Year Later --
In June 1999, the U.S. Supreme Court issued Kolstad v. American Dental Assoc.,119 S.Ct. 2118, which holds that employers may not be vicariously liable for punitive damages if they make “good faith efforts” to comply with anti-discrimination law. In other words, although employers may be liable for compensatory and economic damages when their agents discriminate/harass/retaliate while acting in the course and scope of their employment, employers are not liable for punitive damages when these actions are contrary to the overall efforts made by the company to eradicate discrimination. The Supreme Court explained that to do otherwise would reduce the incentive for employers to implement anti-discrimination programs and educate themselves about Title VII restrictions.
Instead, the Supreme Court ruled that: “... in the punitive damages context, an employer may not be vicariously liable for the discriminatory employment decision of managerial agents where these decisions are contrary to the employer’s good-faith efforts to comply with Title VII.” However, the Court did not provide much detail regarding “good faith efforts,” leaving the issue largely to the lower courts to flesh out. The Court did cite favorably to a Fourth Circuit Court of Appeals decision to outline examples of “good faith efforts” that would satisfy this test: “In some cases, the existence of a written policy instituted in good faith has operated as a total bar to employer liability for punitive damages...,” citing Harris v. L&L Wings, 132 F.3d 978, 983-84 (4th Cir. 1997).
This article examines many of the cases that have been decided by various circuit courts and district courts examining Kolstad’s “good faith efforts” analysis in order to determine what steps satisfy this new standard.
Employers that have not made “good faith efforts”
In the following cases, courts have examined the efforts made by employers to enforce anti-discrimination laws and have ruled that they were not sufficient enough to bar an award of punitive damages to a plaintiff. In Deffenbaugh-Williams v. Wal-Mart, 188 F.3d 278 (5th Cir. 1999), the employer’s only contention regarding good faith efforts was that it “encouraged employees to contact higher management with grievances.” In EEOC v. Wal-Mart, 187 F.3d 1241 (10th Cir. 1999), the only evidence admitted to support the good faith standard was a “generalized policy of equality and respect for the individual.” In Miller v. Kenworth of Dothan, Inc., 82 F.Supp.2d 1299 (M.D.Ala. 2000), the employer’s anti-discrimination policies were too vague and did not include complaint mechanisms. Moreover, they only prohibited sexual harassment, and did not include a section regarding race discrimination or other forms of illegal behavior. These policies were not distributed uniformly to all employees, they were not posted in the workplace, and the several management employees – including the Company president – testified at trial that they had not read the policies. None of these efforts was deemed sufficient to prevent plaintiffs from receiving punitive damage awards.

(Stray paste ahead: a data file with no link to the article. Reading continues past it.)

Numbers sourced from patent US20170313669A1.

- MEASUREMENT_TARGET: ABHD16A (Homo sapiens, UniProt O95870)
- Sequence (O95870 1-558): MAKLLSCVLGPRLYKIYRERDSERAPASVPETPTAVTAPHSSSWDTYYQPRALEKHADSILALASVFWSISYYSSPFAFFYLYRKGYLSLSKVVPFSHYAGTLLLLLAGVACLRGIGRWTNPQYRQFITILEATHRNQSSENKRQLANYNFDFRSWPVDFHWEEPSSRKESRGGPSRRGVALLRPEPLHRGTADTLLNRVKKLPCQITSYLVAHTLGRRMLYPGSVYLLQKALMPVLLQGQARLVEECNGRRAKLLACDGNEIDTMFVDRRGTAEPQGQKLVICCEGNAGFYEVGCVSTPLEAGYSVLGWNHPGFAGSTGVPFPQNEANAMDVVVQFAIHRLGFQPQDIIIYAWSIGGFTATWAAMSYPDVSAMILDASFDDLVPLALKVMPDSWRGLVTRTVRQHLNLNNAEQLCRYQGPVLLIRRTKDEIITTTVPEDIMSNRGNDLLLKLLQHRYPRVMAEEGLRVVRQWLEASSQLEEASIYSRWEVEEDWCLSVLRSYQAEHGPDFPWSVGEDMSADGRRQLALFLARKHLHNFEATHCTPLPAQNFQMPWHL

Also see Burch v. La Petite Academy, ___ F.3d ___ (10th Cir. June 19, 2000), where the employer did not demonstrate that it educated its employees about its non-discrimination policies or that it adequately enforced these policies.
Employers that made “efforts,” but not in “good faith”
In the following two cases, the employers took steps to enforce anti-discrimination laws, but the courts examining the efforts did not believe the efforts were made in good faith. In Copley v. Bax Global, 97 F.Supp.2d 1164 (S.D. Fla. 2000), the employer argued that its company-wide nondiscrimination policy satisfied the Kolstad standard. However, the court was quick to note that it is not enough to simply have such a policy in place. “For the good faith exception to apply, there must be a nondiscrimination policy both in words and in practice.” The court looked at the fact that the employer’s highest-level management employees knowingly violated the policy, ruling that such actions by “policy-making” rank supervisors constituted bad faith.
In Lowery v. Circuit City Stores, Inc., 206 F.3d 431 (4th Cir. 2000), the employer admitted a wealth of evidence in an attempt to demonstrate “good faith efforts” – training for all managers, anti-discrimination policies, equal employment opportunity policies, several complaint mechanisms (including a toll-free hotline), company-wide posters regarding policies and complaint mechanisms, and swift investigations when harassment was reported. However, the court looked at these efforts with a skeptical judicial eye. It noted that two top executives gave testimony indicating a racist attitude in terms of promotions. The court also noted that management buried internal reports raising the possibility of racism, and several employees testified about the negative treatment they were subjected to after making complaints. The court held, “...the sincerity of Circuit City’s commitment to a company-wide policy is [therefore] called into question...,” leading to a finding of bad faith efforts.